Unremarkable anything bu.., p.11
Unremarkable (Anything But Series Book 2), page 11
“I have to. There’s no other choice.”
“There is and we’ll find it. Trust me. Please. Don’t do it. Don’t give up. We’ll find another way.”
“If I don’t, he’ll kill them. He said he’d kill my family. And you, and anyone else I care about.” Honor blinked and tears trailed down her cheeks, warm droplets of sorrow. “I have no choice. Nealon—”
“Call me Isaac! Damn it. It seems so trivial now to stick with the last name regimen. I’m Isaac. You’re Honor. And you’re not doing this. I forbid it.”
She laughed as their eyes met and held. “You forbid it? I will save others before I save myself. You can’t stop me and you would do the same.”
He covered his face with his hands. “Okay. Okay.” His hands dropped away, revealing tired eyes. “You’re right. I would do the same. Let’s just—let’s think about this rationally for a moment? Okay? There has to be another way. You have to know, I have to tell you—if you do August’s bidding, then you have the potential to be used as a weapon, a bad weapon, some mindless monster bent on destruction. Is that what you want?”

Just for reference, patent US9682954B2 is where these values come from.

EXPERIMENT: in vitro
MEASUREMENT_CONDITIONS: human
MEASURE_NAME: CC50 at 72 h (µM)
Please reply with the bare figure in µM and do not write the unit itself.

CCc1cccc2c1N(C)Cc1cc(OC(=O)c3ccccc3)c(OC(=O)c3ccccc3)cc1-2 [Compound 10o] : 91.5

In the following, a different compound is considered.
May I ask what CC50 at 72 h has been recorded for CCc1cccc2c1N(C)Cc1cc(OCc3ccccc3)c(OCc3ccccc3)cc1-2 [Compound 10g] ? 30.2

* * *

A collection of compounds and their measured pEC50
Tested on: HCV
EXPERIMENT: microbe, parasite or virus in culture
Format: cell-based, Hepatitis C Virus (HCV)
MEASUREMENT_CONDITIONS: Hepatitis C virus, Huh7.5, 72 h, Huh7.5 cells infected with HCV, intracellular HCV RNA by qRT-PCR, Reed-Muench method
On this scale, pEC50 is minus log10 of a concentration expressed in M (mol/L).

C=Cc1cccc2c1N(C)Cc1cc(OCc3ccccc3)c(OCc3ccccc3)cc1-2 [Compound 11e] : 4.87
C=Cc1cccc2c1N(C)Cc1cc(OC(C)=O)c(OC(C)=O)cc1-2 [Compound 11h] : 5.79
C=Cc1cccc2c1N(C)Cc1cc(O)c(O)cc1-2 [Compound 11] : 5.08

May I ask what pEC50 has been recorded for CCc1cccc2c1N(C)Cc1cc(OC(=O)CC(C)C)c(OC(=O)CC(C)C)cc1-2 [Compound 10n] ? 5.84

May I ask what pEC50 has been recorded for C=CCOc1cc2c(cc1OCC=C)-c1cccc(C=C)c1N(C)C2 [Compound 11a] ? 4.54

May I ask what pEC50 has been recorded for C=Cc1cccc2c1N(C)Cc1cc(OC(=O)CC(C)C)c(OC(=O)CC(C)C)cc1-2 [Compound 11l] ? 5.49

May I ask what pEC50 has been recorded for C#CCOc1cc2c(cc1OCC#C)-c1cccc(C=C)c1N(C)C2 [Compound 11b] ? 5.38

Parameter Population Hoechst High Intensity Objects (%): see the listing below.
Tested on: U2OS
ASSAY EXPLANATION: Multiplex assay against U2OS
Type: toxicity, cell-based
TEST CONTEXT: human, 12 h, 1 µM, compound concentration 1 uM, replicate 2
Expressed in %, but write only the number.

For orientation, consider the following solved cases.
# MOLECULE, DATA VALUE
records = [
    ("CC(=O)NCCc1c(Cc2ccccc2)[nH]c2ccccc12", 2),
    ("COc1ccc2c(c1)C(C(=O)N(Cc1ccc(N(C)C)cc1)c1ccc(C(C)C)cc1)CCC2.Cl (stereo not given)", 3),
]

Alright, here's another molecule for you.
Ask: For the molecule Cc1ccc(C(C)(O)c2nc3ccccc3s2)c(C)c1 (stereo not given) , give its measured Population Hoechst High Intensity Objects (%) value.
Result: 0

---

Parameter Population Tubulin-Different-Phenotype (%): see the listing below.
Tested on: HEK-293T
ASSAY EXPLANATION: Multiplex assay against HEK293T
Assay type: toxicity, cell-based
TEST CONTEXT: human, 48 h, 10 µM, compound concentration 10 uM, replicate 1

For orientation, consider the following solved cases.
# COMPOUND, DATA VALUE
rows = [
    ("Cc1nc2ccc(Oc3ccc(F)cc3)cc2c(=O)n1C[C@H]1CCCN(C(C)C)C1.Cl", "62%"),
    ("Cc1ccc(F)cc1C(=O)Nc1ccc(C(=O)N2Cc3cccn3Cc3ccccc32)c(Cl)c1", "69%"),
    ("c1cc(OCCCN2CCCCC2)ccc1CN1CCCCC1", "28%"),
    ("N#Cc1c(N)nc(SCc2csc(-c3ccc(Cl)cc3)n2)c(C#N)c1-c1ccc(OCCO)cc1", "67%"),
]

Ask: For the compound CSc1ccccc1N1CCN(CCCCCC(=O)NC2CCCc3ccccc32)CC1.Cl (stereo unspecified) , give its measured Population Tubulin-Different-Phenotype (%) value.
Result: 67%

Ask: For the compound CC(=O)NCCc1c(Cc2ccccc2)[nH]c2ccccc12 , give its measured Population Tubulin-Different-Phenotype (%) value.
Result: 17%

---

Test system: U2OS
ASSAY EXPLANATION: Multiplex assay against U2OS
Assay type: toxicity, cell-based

Isaac stood, testing the chains for what had to be the tenth time. His eyes scanned the rock walls and ceiling, looking for some aid in escape. It didn’t do any good to tell him it was pointless—she’d already told him and still he refused to accept it.
“Of course not. I think you better tell me what you know,” she answered slowly.
He glanced at her. “I think August has somehow messing with your DNA through this virus we all apparently have, with the hopes of turning you into something that isn’t a UDK or a UD, but something, in his mind, that is better. Maybe through your blood, or by giving you UD blood. I’m not exactly sure how he’s doing it. I think he wants you to be something he can control, to use against UDKs and UDs; a machine. You’re probably just one of many. Maybe you’re the first successful one. I don’t know. I just know you’re not only human. You’re something more. You know it too.”
Honor stared at him, unable to deny his words. She wished she could. She wished the last few years were all part of a really bad, really long dream, and tomorrow maybe, she’d wake up. She’d have her dad, she’d have her normal, somewhat dull life, she’d have her future; not whatever she had been given instead.
“Such a touching scene. I’m almost remorseful to be the one to break it up. Look at you, Nealon, chatting it up with the recruit you tried so hard to dislike. It just goes to show you shouldn’t fight what’s natural. Right, Honor?”